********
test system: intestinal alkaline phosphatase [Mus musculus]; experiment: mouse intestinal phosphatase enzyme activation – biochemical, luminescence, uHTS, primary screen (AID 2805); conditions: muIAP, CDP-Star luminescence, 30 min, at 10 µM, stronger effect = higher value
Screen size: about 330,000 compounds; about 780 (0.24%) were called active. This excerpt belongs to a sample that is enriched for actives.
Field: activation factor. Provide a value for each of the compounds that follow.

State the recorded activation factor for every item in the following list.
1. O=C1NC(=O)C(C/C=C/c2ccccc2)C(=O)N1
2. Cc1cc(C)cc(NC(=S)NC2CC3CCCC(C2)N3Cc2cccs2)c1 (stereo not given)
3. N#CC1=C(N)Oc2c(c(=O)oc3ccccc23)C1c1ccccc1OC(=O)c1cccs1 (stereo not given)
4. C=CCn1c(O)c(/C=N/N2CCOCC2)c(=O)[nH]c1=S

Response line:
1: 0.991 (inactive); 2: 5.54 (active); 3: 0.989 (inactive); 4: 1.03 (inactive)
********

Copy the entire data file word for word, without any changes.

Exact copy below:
test system: intestinal alkaline phosphatase [Mus musculus]; experiment: mouse intestinal phosphatase enzyme activation – biochemical, luminescence, uHTS, primary screen (AID 2805); conditions: muIAP, CDP-Star luminescence, 30 min, at 10 µM, stronger effect = higher value
Screen size: about 330,000 compounds; about 780 (0.24%) were called active. This excerpt belongs to a sample that is enriched for actives.
Field: activation factor. Provide a value for each of the compounds that follow.

State the recorded activation factor for every item in the following list.
1. O=C1NC(=O)C(C/C=C/c2ccccc2)C(=O)N1
2. Cc1cc(C)cc(NC(=S)NC2CC3CCCC(C2)N3Cc2cccs2)c1 (stereo not given)
3. N#CC1=C(N)Oc2c(c(=O)oc3ccccc23)C1c1ccccc1OC(=O)c1cccs1 (stereo not given)
4. C=CCn1c(O)c(/C=N/N2CCOCC2)c(=O)[nH]c1=S

Response line:
1: 0.991 (inactive); 2: 5.54 (active); 3: 0.989 (inactive); 4: 1.03 (inactive)